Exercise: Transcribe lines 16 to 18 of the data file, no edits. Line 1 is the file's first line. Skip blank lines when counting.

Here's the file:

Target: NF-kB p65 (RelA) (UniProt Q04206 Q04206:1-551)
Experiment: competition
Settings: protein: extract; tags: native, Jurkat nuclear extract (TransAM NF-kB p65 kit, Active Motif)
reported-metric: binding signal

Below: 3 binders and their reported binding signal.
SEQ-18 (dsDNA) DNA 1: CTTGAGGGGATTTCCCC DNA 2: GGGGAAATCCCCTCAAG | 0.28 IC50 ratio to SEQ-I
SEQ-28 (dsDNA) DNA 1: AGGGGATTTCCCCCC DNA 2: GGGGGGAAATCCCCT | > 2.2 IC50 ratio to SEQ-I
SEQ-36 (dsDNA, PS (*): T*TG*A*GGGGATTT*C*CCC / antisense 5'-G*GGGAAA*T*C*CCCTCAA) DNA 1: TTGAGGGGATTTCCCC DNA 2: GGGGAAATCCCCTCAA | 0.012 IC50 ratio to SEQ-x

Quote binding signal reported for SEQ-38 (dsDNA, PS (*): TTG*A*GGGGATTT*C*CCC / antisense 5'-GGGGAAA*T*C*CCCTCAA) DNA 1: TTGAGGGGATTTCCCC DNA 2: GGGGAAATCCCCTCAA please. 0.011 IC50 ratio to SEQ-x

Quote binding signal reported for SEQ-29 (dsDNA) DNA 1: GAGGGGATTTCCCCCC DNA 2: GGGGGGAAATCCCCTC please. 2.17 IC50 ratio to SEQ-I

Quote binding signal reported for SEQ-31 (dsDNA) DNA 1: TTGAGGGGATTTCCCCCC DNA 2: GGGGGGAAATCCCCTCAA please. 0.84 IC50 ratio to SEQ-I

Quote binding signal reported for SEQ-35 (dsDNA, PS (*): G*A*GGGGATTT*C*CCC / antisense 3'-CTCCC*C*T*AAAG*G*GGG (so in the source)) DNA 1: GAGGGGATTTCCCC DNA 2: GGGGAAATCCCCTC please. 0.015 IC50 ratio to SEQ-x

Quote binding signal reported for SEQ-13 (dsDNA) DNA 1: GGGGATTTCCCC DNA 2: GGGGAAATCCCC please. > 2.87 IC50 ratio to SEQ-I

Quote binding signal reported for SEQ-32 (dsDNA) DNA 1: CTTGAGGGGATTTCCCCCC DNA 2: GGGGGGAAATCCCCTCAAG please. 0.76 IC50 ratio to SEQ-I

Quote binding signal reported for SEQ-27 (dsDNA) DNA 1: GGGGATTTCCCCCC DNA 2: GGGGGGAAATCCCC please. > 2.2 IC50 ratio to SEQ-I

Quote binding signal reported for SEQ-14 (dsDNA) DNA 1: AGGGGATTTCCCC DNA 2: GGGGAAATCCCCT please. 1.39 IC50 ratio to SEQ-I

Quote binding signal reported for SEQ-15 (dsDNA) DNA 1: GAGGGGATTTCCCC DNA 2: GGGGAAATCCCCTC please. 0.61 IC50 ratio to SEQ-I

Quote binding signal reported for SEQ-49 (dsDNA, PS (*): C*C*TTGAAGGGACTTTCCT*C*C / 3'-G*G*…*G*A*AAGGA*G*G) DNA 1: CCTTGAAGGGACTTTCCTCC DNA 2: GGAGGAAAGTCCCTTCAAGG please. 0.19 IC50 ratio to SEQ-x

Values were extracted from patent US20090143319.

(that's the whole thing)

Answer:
Quote binding signal reported for SEQ-14 (dsDNA) DNA 1: AGGGGATTTCCCC DNA 2: GGGGAAATCCCCT please. 1.39 IC50 ratio to SEQ-I

Quote binding signal reported for SEQ-15 (dsDNA) DNA 1: GAGGGGATTTCCCC DNA 2: GGGGAAATCCCCTC please. 0.61 IC50 ratio to SEQ-I

Quote binding signal reported for SEQ-49 (dsDNA, PS (*): C*C*TTGAAGGGACTTTCCT*C*C / 3'-G*G*…*G*A*AAGGA*G*G) DNA 1: CCTTGAAGGGACTTTCCTCC DNA 2: GGAGGAAAGTCCCTTCAAGG please. 0.19 IC50 ratio to SEQ-x